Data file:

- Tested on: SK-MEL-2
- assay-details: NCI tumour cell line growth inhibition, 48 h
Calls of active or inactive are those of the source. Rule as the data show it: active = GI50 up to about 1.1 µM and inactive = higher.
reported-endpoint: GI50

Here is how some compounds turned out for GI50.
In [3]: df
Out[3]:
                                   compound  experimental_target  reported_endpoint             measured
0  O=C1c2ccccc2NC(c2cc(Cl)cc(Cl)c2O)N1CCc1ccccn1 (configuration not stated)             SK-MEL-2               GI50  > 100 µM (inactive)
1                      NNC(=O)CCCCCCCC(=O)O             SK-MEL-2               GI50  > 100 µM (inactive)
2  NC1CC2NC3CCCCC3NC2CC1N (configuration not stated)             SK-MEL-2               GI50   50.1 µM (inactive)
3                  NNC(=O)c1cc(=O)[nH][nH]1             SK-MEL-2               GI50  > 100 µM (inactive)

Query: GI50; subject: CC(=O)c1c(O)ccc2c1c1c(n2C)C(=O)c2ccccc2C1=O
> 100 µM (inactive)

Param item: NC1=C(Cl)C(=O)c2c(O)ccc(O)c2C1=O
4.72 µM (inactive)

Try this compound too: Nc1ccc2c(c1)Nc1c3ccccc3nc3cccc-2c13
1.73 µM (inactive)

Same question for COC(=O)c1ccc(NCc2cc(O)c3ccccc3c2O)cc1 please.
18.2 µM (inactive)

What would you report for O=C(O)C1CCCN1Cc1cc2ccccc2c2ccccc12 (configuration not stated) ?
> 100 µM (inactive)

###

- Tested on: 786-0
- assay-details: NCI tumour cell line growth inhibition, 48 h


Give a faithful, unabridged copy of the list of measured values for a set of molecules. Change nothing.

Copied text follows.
- Tested on: SK-MEL-2
- assay-details: NCI tumour cell line growth inhibition, 48 h
Calls of active or inactive are those of the source. Rule as the data show it: active = GI50 up to about 1.1 µM and inactive = higher.
reported-endpoint: GI50

Here is how some compounds turned out for GI50.
In [3]: df
Out[3]:
                                   compound  experimental_target  reported_endpoint             measured
0  O=C1c2ccccc2NC(c2cc(Cl)cc(Cl)c2O)N1CCc1ccccn1 (configuration not stated)             SK-MEL-2               GI50  > 100 µM (inactive)
1                      NNC(=O)CCCCCCCC(=O)O             SK-MEL-2               GI50  > 100 µM (inactive)
2  NC1CC2NC3CCCCC3NC2CC1N (configuration not stated)             SK-MEL-2               GI50   50.1 µM (inactive)
3                  NNC(=O)c1cc(=O)[nH][nH]1             SK-MEL-2               GI50  > 100 µM (inactive)

Query: GI50; subject: CC(=O)c1c(O)ccc2c1c1c(n2C)C(=O)c2ccccc2C1=O
> 100 µM (inactive)

Param item: NC1=C(Cl)C(=O)c2c(O)ccc(O)c2C1=O
4.72 µM (inactive)

Try this compound too: Nc1ccc2c(c1)Nc1c3ccccc3nc3cccc-2c13
1.73 µM (inactive)

Same question for COC(=O)c1ccc(NCc2cc(O)c3ccccc3c2O)cc1 please.
18.2 µM (inactive)

What would you report for O=C(O)C1CCCN1Cc1cc2ccccc2c2ccccc12 (configuration not stated) ?
> 100 µM (inactive)

###

- Tested on: 786-0
- assay-details: NCI tumour cell line growth inhibition, 48 h